One of the most recent Australian writers to make his name as a scriptwriter in Hollywood is poet, novelist, scriptwriter Luke Davies. He was scriptwriter on the co-production, Life (2015), about a Life Magazine photographer and James Dean. He has really established himself, though, for his work on last year’s, Lion, for which he received an Oscar nomination for Best Adapted Screenplay. (He won the BAFTA.) Sure, it’s a British-Australian-American co-production and is an Indian-Australian story, but this must put him on the map in Hollywood. And, in fact, he is now working on an American production, Beautiful boy, which is another adaptation of a memoir (two, in fact, one by a father and one by his son).

Another Australian making his mark in Hollywood – as an actor, director and writer – is Joel Edgerton who wrote and directed the critically-well-regarded film, The Gift (2015). He is now working on another film – as director and writer. It’s titled Boy Erased, and is due for release in 2018. His path is clearly different to that of the preceding names here, with his coming via his acting career rather than a writing background.

While researching this, I discovered an organisation called Australians in Film, which describes itself as “The Industry Association for Australian Filmmakers and Performers in the U.S.” It was founded in 2001, and says that it “supports and promotes Australian screen talent and culture in the United States.” One of its several programs is Gateway LA Script Development which was created in 2015 by its President. The aim is to give Australian screenwriters “the chance to have their script seen by top industry professionals” and it has apparently been successful in achieving that. There were 8 finalists this year, with the winners being a duo, Penelope Chai and Matteo R. Bernardini, whose script explores the Cinderalla myth/fantasy.

Australian novelists & Hollywood

I was going to head this section “Australian stories”, but decided that that’s not quite right, as you’ll see. Of course, Australian novels have been adapted for films in America for the longest time – like, to pick a quick obvious example, British-born Australian novelist Nevil Shute’s On the beach (1959) which was produced and directed by Stanley Kramer.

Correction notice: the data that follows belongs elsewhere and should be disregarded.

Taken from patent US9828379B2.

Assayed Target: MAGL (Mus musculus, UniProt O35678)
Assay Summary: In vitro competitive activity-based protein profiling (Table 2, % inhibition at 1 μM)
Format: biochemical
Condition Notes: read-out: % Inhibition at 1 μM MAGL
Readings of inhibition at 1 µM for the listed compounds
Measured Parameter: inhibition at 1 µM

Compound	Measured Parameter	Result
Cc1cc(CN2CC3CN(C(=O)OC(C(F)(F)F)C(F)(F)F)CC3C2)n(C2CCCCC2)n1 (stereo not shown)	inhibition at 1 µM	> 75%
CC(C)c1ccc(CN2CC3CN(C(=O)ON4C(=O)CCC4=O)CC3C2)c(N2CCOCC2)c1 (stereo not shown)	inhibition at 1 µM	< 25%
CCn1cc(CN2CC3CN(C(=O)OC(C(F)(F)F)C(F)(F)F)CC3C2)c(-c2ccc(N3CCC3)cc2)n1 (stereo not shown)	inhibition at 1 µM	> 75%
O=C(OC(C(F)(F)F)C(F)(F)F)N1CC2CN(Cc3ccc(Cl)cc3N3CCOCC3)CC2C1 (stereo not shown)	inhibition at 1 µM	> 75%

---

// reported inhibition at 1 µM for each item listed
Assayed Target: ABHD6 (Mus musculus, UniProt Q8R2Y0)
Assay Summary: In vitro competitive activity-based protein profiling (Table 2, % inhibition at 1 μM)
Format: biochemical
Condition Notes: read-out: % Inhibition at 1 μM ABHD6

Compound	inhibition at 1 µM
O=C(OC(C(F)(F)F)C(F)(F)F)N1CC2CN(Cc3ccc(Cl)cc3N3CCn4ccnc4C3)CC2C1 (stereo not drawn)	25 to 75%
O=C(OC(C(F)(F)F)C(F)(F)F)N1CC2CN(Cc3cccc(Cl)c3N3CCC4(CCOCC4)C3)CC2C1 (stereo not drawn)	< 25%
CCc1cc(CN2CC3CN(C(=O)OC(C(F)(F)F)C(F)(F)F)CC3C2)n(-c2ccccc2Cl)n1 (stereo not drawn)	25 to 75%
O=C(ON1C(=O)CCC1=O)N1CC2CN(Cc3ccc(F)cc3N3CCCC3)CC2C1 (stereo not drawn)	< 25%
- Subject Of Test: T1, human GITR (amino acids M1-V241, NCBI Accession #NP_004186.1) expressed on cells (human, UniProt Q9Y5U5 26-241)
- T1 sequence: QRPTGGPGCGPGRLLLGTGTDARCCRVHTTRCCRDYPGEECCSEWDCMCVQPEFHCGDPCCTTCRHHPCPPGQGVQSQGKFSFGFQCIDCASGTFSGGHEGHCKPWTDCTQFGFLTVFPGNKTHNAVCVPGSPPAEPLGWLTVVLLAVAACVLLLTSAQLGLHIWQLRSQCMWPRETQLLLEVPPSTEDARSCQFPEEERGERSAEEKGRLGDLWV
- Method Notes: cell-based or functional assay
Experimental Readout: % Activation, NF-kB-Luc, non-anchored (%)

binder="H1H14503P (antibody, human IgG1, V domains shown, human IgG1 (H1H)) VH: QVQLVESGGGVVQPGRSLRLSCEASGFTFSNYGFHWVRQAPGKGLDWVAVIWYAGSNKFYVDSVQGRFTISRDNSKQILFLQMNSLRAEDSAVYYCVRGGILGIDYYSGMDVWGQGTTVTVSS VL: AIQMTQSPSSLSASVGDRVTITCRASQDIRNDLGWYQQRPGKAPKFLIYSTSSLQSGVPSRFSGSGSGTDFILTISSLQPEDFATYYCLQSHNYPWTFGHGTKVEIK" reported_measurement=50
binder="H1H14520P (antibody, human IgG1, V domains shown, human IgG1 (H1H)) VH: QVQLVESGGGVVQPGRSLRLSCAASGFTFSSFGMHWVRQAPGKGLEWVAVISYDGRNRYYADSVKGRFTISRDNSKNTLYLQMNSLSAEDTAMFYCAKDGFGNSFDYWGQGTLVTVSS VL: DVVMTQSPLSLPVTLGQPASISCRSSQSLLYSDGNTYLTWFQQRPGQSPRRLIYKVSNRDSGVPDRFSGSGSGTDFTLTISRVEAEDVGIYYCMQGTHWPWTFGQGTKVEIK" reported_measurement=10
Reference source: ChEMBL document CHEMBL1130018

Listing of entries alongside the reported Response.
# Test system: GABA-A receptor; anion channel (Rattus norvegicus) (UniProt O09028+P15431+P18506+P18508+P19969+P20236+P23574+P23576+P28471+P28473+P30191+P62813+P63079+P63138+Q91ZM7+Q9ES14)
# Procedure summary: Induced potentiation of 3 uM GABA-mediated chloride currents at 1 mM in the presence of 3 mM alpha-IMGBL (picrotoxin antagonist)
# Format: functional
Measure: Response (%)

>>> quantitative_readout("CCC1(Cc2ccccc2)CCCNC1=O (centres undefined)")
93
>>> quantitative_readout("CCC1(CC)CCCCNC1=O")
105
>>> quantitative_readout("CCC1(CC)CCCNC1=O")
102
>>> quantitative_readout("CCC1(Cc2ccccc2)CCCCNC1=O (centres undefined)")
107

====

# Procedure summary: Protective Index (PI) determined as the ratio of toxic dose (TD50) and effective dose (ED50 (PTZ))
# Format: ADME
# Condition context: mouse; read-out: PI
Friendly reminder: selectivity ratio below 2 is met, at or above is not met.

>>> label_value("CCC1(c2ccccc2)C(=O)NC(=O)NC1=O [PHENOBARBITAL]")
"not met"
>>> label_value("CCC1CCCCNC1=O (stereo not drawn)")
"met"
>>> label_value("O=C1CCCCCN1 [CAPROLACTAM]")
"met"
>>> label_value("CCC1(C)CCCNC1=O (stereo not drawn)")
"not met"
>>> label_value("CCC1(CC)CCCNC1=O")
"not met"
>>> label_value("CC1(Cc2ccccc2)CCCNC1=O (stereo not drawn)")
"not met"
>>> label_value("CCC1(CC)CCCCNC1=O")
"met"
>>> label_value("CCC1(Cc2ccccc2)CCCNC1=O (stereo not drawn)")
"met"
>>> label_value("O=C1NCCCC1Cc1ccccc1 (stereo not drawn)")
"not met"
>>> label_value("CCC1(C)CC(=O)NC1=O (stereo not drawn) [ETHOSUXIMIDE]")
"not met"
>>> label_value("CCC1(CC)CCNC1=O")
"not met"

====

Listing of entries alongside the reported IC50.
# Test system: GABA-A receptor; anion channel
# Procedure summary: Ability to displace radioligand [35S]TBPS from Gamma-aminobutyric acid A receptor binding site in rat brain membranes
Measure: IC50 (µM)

Hannah Kent, Burial Rites bookcover

Courtesy: Picador

Recently though, it seems that books by Aussie novelists are attracting a lot of attention. I’ll name just a few, which were discussed in The Australian:

  • Hannah Kent’s Burial rites, a debut novel (my review) which is currently “in development” with Jennifer Lawrence signed on to star. It’s set in Iceland, hence my qualification regarding “Australian stories”.
  • Liane Moriarty’s Truly, madly, guilty and The husband’s secret have been announced or are in pre-production. Her Big little lies has already been made into a mini-series in the USA (2017), starring, among others, Nicole Kidman and Reese Witherspoon. A Los Angeles literary agent, quoted in The Australian (link above), says that “People are just so enamoured of the worlds she creates — she’s captured the zeitgeist of suburbia”.
  • Anna Snoekstra’s Only daughter, a debut novel just published last year and set in my home-city, has been optioned by Working Title, a partner of Universal Pictures.
  • ML Stedman’s The light between oceans was released in cinemas in 2016 (as British-New Zealand-American co-production).
  • Marcus Zusak’s The book thief (my review) was released in 2013 (as a German-American co-production).

Not a particularly original post, I’m afraid, but I didn’t want to miss a Monday Musings. I hope it’s been of some value, even if not particularly edifying.

I’d love to hear from readers here who can add names to this brief discussion!